Reverse AGT Workshop: "Price Discrimination"
About this series:
At the Reverse AGT Workshop local economists will present an area of economic study for an algorithmic game theory (AGT) audience. The presentations will include a brief introduction to the area and several current research topics. The schedule includes ample time for discussion to make connections to related research in AGT and to highlight research questions that methods from AGT might help to answer. The workshop series is organized by Glen Weyl, Brendan Lucier, and Jason Hartline in conjunction with The Center for Research on Computation and Society at Harvard and Microsoft Research.
Optimal mechanism design considers how firms can design sales procedures to maximize their revenue. Price of anarchy analyses consider the loss of social welfare due to rational consumer behavior in suboptimal mechanisms. The economic theory of the welfare effects of price discrimination combines these problems by asking how the ability of firms to offer more complicated mechanisms to maximize revenue, relative to setting a uniform price, will impact social welfare and its distribution between the firm and consumers. Stephen Morris will cover the impacts of third degree price discrimination, explicitly treating different buyers differently. Eric Maskin will cover second-degree price discrimination, the offering of goods of various quality classes to encourage buyers to sort themselves into appropriately-priced offerings. Glen Weyl will offer a new perspective on the distributive effects of price discrimination, emphasizing the distribution of surplus among different types of buyers (rich and poor) rather than between buyers and seller.
2:25: Coffee and cookies
2:30: Stephen Morris: Price Discrimination and Welfare
3:00: Q/A and discussion
3:15: Eric Maskin: Introduction to Second-Degree Price Discrimination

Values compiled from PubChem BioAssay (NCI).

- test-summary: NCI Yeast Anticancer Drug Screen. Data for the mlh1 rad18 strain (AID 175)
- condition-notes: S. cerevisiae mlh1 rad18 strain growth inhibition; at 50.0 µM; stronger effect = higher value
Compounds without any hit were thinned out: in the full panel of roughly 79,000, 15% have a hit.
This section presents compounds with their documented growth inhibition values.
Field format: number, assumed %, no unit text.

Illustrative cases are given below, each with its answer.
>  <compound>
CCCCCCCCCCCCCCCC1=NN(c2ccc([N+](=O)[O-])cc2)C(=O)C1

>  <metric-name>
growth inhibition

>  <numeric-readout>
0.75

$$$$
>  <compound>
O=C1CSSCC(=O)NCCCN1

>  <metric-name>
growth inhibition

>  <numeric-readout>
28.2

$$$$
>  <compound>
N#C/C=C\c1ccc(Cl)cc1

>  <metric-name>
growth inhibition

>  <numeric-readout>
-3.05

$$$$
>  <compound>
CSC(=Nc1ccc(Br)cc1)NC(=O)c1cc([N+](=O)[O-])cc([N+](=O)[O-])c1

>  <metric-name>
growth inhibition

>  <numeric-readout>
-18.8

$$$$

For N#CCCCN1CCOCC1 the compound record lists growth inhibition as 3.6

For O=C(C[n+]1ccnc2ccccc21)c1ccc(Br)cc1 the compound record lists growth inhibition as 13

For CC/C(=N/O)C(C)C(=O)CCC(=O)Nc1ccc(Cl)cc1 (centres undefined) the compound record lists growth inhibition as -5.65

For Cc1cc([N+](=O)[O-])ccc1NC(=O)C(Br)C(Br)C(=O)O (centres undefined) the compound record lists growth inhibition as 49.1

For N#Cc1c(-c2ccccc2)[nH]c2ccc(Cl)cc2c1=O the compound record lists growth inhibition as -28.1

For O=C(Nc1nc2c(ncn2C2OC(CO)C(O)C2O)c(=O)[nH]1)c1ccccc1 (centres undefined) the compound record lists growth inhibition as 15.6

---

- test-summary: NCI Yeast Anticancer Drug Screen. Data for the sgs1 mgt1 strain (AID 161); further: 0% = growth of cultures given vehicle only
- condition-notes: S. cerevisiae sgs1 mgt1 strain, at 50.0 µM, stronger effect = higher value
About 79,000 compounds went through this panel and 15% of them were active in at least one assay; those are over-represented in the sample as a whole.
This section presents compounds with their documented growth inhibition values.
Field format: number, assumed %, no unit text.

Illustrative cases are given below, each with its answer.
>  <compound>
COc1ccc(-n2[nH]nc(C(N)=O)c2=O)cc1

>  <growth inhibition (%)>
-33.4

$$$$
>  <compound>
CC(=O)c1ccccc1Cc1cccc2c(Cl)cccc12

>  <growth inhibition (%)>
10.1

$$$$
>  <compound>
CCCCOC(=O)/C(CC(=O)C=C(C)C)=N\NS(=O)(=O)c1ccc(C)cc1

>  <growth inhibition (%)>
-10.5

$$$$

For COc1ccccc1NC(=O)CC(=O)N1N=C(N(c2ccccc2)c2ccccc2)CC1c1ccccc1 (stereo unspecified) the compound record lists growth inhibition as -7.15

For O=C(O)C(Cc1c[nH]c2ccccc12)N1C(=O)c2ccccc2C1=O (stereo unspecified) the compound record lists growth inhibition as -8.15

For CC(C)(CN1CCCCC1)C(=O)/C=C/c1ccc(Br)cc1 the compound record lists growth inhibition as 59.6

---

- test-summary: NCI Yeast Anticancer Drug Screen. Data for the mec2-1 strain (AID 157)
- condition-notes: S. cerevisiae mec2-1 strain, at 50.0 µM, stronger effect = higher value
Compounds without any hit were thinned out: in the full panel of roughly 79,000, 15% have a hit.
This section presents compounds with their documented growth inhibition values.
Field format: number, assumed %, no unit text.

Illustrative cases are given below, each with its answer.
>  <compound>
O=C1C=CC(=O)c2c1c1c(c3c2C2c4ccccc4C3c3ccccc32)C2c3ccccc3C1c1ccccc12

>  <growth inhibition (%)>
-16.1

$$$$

3:45: Q/A and discussion
4:00: Glen Weyl: Third-Degree Monopoly Price Discrimination is Usually Efficient and Egalitarian
4:30: Q/A and discussion
4:45: Coffee and cookies
5:15: Summary discussion and closing comments
Price Discrimination and Welfare
A large and classic literature in economics has characterized the welfare implications of price discrimination using calculus arguments and exogenous market segmentations. We will discuss recent work characterizing welfare implications using linear programming methods allowing all market segmentations. Possible extensions and the relation to algorithmic mechanism design will be discussed.
Introduction to Second-Degree Price Discrimination
Second-degree price discrimination is the practice of charging consumers different prices according to how much they buy. In this talk, I give an introduction to the theory, showing why such discrimination generally benefits a seller and what form it is likely to take.
Third-Degree Monopoly Price Discrimination is Usually Efficient and Egalitarian
The standard view about third-degree monopoly price discrimination is that its social welfare effects are ambiguous, but probably more often harmful than not, and that it is inegalitarian, transferring resources from poor consumers to rich firms. We argue both of these perspectives are misleading. If willingness-to-pay has a bell-shaped distribution in both markets, as most empirical evidence indicates is usually the case, price discrimination is always aggregate welfare enhancing. if the third-degree discrimination is based on income or a proxy for it, prices fall to poor consumers and rise to rich consumers. This intra-consumer transfer is often larger than the aggregate transfer from consumer to firms and wealthy consumers are usually richer than firms. This is based on work very much in progress and I will highlight many outstanding questions especially related to second-degree discrimination and oligopoly.